$2.5 Million Gift to Create the Marcon Institute

The gift from Charles Marcon will be dedicated to social justice.

A $2.5 million gift has been made by Charles Marcon to establish an institute dedicated to research and study that influences perspectives, practices and policies on racial justice.

The Marcon Institute’s core activity will be to prepare and deploy undergraduate scholars—to be known as the Marcon Fellows—to work alongside community partners to enact change in the arena of social justice and anti-racist issues.

Charles Marcon

Charles Marcon

“This gift and the institute will foster a new generation of students with a lifelong commitment to advocacy and positively affect the lives of people in the Lehigh Valley and beyond,” said Lehigh President John D. Simon ’19P.

“Students are passionate about social justice, and the Marcon Institute will provide an important way for them to be deeply engaged and have an impact, doing things that make a difference in our community. It will shape both their undergraduate experience and their lives after Lehigh,” said Nathan Urban, provost and senior vice president for academic affairs. “It will allow Lehigh to be a catalyst for promoting social justice in the region and prepare students to be agents for change.”

Marcon is a Bethlehem native, noted Lehigh Valley philanthropist, and CEO of Duggan & Marcon, a finishes contractor for commercial, industrial and institutional projects. His interest in promoting racial equity began with his amateur sports career, forming relationships while playing alongside Black teammates as one of only a few white players on the Bethlehem Giants baseball team in high school and on his basketball team as an officer in the Army. But the subject of racial discrimination and equality became even more personal for Marcon as a grandfather to four biracial grandchildren.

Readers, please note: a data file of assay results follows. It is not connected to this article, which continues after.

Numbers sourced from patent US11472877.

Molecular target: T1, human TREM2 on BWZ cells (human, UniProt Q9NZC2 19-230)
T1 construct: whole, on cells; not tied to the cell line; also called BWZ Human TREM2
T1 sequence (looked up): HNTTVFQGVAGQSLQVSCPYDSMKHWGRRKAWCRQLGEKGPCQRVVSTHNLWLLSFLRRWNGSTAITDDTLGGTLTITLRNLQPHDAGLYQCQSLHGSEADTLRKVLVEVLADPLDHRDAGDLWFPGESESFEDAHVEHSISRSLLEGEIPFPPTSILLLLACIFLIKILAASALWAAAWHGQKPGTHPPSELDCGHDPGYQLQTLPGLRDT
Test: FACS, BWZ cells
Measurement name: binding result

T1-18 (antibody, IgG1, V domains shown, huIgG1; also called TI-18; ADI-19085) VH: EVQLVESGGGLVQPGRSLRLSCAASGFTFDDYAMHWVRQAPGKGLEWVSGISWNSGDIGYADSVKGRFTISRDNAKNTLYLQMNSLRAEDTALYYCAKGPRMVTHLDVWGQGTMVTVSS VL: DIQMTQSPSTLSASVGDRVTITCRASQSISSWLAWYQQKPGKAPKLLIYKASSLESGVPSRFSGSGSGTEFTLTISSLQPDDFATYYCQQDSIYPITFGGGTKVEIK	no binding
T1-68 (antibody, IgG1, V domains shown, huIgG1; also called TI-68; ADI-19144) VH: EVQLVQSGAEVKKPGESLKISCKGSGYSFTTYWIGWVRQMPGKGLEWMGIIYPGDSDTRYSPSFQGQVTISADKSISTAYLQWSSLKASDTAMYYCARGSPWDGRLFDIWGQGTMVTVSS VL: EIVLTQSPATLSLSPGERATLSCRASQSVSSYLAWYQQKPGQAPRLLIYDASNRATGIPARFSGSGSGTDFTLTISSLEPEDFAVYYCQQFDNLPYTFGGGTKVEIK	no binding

“That got me thinking about these issues and what I could do about them,” Marcon said. “It’s easy to recognize them globally or nationally, but one person with limited resources will not make any impact at that level. But locally, I certainly could have impact.”

Marcon began looking for ways to address racial issues in the Lehigh Valley and determined that a college or university would provide both the wide-ranging impact and guaranteed sustainability he sought. Although Marcon is a graduate of Davidson College in North Carolina, Lehigh immediately came to mind because of his relationships with the university as a benefactor and contractor, as well as personal ones—his wife, Ruth ’68G, and sister Martha ’74 are alumnae, and Martha served on the Board of Trustees from 1995-2001.

Many discussions with Donald Outing, Lehigh’s vice president for equity and community, ensued, including an invitation by Outing for the Marcons to attend historian and author Ibram X. Kendi’s MLK keynote lecture on anti-racism at Lehigh in October 2019.

“We all had dinner with Kendi and heard about what he was doing at the time at his center at American University. I think this solidified Charlie’s ideas as he thought, ‘Is this something we could do here at Lehigh?’” Outing recalled. “Could Lehigh be that exemplar that was advancing the work on addressing systemic racism within organizations, within our society, within our culture?”

Outing says Marcon accelerated his plans after the death of U.S. Rep. John Lewis in July 2020 and the racial unrest in the country, leading to the formation of the Marcon Institute.

As the search begins for a director, initial Marcon Fellows will be identified based on nominations from faculty and staff members who currently support work in the field of racial justice. The director will establish a program of study and engagement in community issues surrounding race and equity.

Of the future Marcon Fellows, Marcon said, “I would like them to be conscientious, thoughtful, caring people who really have a passion for social justice. My hope is that they, and the institute, can create a voice that is heard far beyond our community to highlight and eliminate racial injustice.”

Story by Cynthia Tintorri

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